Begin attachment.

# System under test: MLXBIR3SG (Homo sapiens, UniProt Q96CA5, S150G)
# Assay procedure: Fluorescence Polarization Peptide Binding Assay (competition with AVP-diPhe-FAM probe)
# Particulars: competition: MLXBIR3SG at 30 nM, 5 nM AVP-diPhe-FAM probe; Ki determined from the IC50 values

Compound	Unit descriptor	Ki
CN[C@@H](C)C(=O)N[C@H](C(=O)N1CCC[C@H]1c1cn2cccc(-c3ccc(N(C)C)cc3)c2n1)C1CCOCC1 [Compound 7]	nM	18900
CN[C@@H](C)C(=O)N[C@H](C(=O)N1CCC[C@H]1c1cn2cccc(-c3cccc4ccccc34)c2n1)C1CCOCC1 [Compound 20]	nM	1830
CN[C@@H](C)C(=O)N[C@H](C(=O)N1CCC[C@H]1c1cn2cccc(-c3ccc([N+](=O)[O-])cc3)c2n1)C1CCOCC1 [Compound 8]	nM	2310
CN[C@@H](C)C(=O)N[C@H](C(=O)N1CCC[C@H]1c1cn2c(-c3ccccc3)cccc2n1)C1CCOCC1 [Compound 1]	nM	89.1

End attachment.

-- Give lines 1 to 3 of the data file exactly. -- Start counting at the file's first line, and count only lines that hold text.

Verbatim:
# System under test: MLXBIR3SG (Homo sapiens, UniProt Q96CA5, S150G)
# Assay procedure: Fluorescence Polarization Peptide Binding Assay (competition with AVP-diPhe-FAM probe)
# Particulars: competition: MLXBIR3SG at 30 nM, 5 nM AVP-diPhe-FAM probe; Ki determined from the IC50 values